Ethereum is the pioneer for blockchain based smart contracts. When running on the blockchain a smart contract becomes like a self-operating computer program that automatically executes when specific conditions are met. On the blockchain, smart contracts allow for code to be run exactly as programmed without any possibility of downtime, censorship, fraud or third-party interference. It can facilitate the exchange of money, content, property, shares, or anything of value. The Ethereum network went live on July 30th, 2015 with 72 million Ethereum premined.
To lower the costs, bitcoin miners have set up in places like Iceland where geothermal energy is cheap and cooling Arctic air is free. Bitcoin miners are known to use hydroelectric power in Tibet, Quebec, Washington (state), and Austria to reduce electricity costs. Miners are attracted to suppliers such as Hydro Quebec that have energy surpluses. According to a University of Cambridge study, much of bitcoin mining is done in China, where electricity is subsidized by the government.
You don‘t need to understand the details about SHA 256. It‘s only important you know that it can be the basis of a cryptologic puzzle the miners compete to solve. After finding a solution, a miner can build a block and add it to the blockchain. As an incentive, he has the right to add a so-called coinbase transaction that gives him a specific number of Bitcoins. This is the only way to create valid Bitcoins.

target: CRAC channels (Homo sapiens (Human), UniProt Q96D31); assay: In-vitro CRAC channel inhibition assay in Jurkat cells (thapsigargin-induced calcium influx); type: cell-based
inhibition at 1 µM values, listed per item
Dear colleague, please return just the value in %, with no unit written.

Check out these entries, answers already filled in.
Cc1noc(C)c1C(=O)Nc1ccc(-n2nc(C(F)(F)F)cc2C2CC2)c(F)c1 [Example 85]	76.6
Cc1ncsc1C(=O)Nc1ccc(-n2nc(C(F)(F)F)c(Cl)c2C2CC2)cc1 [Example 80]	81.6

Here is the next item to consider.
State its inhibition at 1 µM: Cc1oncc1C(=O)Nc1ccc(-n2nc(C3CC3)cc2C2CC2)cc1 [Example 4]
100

An increase in cryptocurrency mining increased the demand of graphics cards (GPU) in 2017. Popular favorites of cryptocurrency miners such as Nvidia's GTX 1060 and GTX 1070 graphics cards, as well as AMD's RX 570 and RX 580 GPUs, doubled or tripled in price – or were out of stock. A GTX 1070 Ti which was released at a price of $450 sold for as much as $1100. Another popular card GTX 1060's 6 GB model was released at an MSRP of $250, sold for almost $500. RX 570 and RX 580 cards from AMD were out of stock for almost a year. Miners regularly buy up the entire stock of new GPU's as soon as they are available.
The receiver of the first bitcoin transaction was cypherpunk Hal Finney, who had created the first reusable proof-of-work system (RPoW) in 2004. Finney downloaded the bitcoin software on its release date, and on 12 January 2009 received ten bitcoins from Nakamoto. Other early cypherpunk supporters were creators of bitcoin predecessors: Wei Dai, creator of b-money, and Nick Szabo, creator of bit gold. In 2010, the first known commercial transaction using bitcoin occurred when programmer Laszlo Hanyecz bought two Papa John's pizzas for ₿10,000.